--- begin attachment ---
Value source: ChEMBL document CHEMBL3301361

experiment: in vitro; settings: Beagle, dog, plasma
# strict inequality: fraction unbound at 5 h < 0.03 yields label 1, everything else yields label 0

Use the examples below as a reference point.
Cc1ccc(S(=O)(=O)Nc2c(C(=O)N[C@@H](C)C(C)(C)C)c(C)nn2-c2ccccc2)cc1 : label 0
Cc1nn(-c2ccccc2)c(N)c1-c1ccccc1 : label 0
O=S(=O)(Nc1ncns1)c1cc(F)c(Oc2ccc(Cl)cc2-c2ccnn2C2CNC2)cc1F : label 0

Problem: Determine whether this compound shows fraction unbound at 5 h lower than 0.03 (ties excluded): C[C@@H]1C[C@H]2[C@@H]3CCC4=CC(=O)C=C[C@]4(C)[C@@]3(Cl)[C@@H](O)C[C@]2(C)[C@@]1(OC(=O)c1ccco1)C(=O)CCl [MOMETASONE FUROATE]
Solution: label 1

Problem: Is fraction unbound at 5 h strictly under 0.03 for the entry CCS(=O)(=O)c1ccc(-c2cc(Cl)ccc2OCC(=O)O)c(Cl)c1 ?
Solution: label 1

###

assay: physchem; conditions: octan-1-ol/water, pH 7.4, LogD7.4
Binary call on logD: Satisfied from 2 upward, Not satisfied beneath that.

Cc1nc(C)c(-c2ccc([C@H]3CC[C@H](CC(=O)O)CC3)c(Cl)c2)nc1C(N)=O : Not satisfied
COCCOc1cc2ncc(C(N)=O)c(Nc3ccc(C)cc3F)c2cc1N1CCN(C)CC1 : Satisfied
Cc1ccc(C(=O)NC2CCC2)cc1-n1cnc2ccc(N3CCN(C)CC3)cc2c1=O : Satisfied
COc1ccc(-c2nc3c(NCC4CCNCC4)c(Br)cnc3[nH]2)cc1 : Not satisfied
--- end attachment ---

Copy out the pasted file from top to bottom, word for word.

Value source: ChEMBL document CHEMBL3301361

experiment: in vitro; settings: Beagle, dog, plasma
# strict inequality: fraction unbound at 5 h < 0.03 yields label 1, everything else yields label 0

Use the examples below as a reference point.
Cc1ccc(S(=O)(=O)Nc2c(C(=O)N[C@@H](C)C(C)(C)C)c(C)nn2-c2ccccc2)cc1 : label 0
Cc1nn(-c2ccccc2)c(N)c1-c1ccccc1 : label 0
O=S(=O)(Nc1ncns1)c1cc(F)c(Oc2ccc(Cl)cc2-c2ccnn2C2CNC2)cc1F : label 0

Problem: Determine whether this compound shows fraction unbound at 5 h lower than 0.03 (ties excluded): C[C@@H]1C[C@H]2[C@@H]3CCC4=CC(=O)C=C[C@]4(C)[C@@]3(Cl)[C@@H](O)C[C@]2(C)[C@@]1(OC(=O)c1ccco1)C(=O)CCl [MOMETASONE FUROATE]
Solution: label 1

Problem: Is fraction unbound at 5 h strictly under 0.03 for the entry CCS(=O)(=O)c1ccc(-c2cc(Cl)ccc2OCC(=O)O)c(Cl)c1 ?
Solution: label 1

###

assay: physchem; conditions: octan-1-ol/water, pH 7.4, LogD7.4
Binary call on logD: Satisfied from 2 upward, Not satisfied beneath that.

Cc1nc(C)c(-c2ccc([C@H]3CC[C@H](CC(=O)O)CC3)c(Cl)c2)nc1C(N)=O : Not satisfied
COCCOc1cc2ncc(C(N)=O)c(Nc3ccc(C)cc3F)c2cc1N1CCN(C)CC1 : Satisfied
Cc1ccc(C(=O)NC2CCC2)cc1-n1cnc2ccc(N3CCN(C)CC3)cc2c1=O : Satisfied
COc1ccc(-c2nc3c(NCC4CCNCC4)c(Br)cnc3[nH]2)cc1 : Not satisfied